Lexx

    LexxTV Movies: 1996-1997

  1. I Worship His Shadow
  2. Supernova
  3. Eating Pattern
  4. Gigashadow
  5. Season Two – Mantrid: 1998-1999

    A note about season 2 airdates used in this guide: For our season 2 guide, we are using the original Canadian world premiere airdates rather than the Sci-Fi Channel’s U.S. airdates; this season’s air order in the U.S. would most charitably be described as chaotic, making a complete mess of the serialized storyline.

  6. Mantrid
  7. Terminal
  8. Lyekka
  9. Luvliner
  10. Lafftrak
  11. Stan’s Trial
  12. Love Grows
  13. White Trash
  14. 791
  15. Wake The Dead
  16. Nook
  17. Norb
  18. Twilight
  19. Patches In The Sky
  20. Woz
  21. The Web
  22. The Net
  23. Brigadoom
  24. Brizon
  25. The End Of The Universe
  26. Season Three – Heaven And Hell: 2000

  27. Fire & Water
  28. May
  29. Gametown
  30. Boomtown
  31. Gondola
  32. K-Town
  33. Tunnels
  34. The Key
  35. Garden
  36. Battle
  37. Girltown
  38. The Beach
  39. Heaven And Hell
  40. Season Four – Little Blue Planet: 2001-2002

  41. Little Blue Planet
  42. Texx Lexx
  43. P4X
  44. Stan Down
  45. Xevivor
  46. The Rock
  47. Walpurgis Night
  48. Vlad
  49. Fluffdaddy
  50. Magic Baby
  51. A Midsummer’s Nightmare
  52. The Bad Carrot
  53. 769
  54. Prime Ridge
  55. Mort
  56. Moss
  57. Dutch Treat
  58. The Game
  59. Haley’s Comet
  60. Apocalexx Now
  61. Viva Lexx Vegas
  62. Trip
  63. Lyekka vs. Japan
  64. Yo Way Yo

LexxConceived in the 1980s by Canadian writer/director Paul Donovan, Lexx is a bizarre show revolving around an undead assassin, a hapless misfit, a beautiful woman who’s part love slave and part killer lizard, and a decapitated robot head hopelessly in love with the latter (hence the fan-coined description of “the dirty three-and-a-half”). In a stolen sentient, organically-engineered warship called the Lexx, they flee from bad situations to worse, getting into ever more trouble in a dark and depraved cosmos. They barely escape the forces of His Divine Shadow and Mantrid, and the warring worlds of Fire and Water, only to meet their biggest challenge yet: Lexxthe savage, primitive society of a blue planet called Earth. It’s a series which seems to be equal parts Red Dwarf and Fifth Element, but is completely unique.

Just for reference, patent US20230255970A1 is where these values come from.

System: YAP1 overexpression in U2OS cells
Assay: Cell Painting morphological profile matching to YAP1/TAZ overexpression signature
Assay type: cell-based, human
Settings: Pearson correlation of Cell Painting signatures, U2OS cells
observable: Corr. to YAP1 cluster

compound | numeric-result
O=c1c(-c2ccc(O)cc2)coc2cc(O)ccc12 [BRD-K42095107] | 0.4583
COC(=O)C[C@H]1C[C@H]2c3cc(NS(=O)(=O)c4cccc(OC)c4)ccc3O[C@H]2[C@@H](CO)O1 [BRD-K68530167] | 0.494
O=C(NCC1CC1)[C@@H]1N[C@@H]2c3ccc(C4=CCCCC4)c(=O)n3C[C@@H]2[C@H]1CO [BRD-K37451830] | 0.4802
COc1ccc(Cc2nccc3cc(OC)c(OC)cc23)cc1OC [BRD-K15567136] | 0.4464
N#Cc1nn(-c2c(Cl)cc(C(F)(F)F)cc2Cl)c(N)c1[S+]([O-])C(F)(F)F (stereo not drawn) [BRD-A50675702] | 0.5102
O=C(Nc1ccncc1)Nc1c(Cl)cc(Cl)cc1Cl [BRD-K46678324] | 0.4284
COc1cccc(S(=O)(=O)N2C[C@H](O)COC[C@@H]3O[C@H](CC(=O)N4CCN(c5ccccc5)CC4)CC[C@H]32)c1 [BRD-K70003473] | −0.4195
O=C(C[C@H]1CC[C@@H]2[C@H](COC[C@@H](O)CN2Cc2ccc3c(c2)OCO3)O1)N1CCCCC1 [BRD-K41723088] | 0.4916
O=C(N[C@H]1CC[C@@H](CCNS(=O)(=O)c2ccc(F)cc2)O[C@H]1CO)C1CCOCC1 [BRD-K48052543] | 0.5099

Donovan created Lexx out of a desire to mount a Canadian-written, Canadian-produced series that wasn’t simply the product of a Hollywood studio’s desire to milk the economy of Canada for cheaper studio space and labor. In the end, Donovan and fellow writers Lex Gigeroff and Jeffrey Hirschfield had to seek foreign co-production deals to get Lexx off the ground. A German production company proved to be their most ideal partner, though certain provisions were Lexxdemanded, including a German cast member in the form of Eva Habermann (later replaced by Xenia Seeburg). The four movie-length episodes initially produced were shown in the US only on the pay cable network Showtime, though a video release followed later. When the series went hourly, the Sci-Fi Channel carried it in both the US and the UK. Due to scheduling conflicts, Habermann bowed out as Zev early in the second season, with Xenia Seeburg taking the role (now renamed Xev).

Lexx gained acclaim, but also necessarily limited the range of its audience, by expanding the use of gore and sex throughout the series; indeed, many an episode focuses on the crew’s libidoes, playing it for laughs against a background of darkness and danger. LexxMore than once, Stan’s sex drive leads the Lexx crew into deadly situations. Still, the result was a series that was completely unlike anything else on TV, science fiction or otherwise. It also meant that the show had to struggle to stay on Lexxthe air every year, often resulting in delays or curtailing production (season three was only half the length of the second and fourth seasons). During production for season four, Donovan and his cohorts decided to wind the series down. The door is still clearly left open for a follow-up or a spinoff, but it also stands equally well as the end of the show, with several “book end” moments that long-time fans would appreciate (but newcomers might find superfluous).


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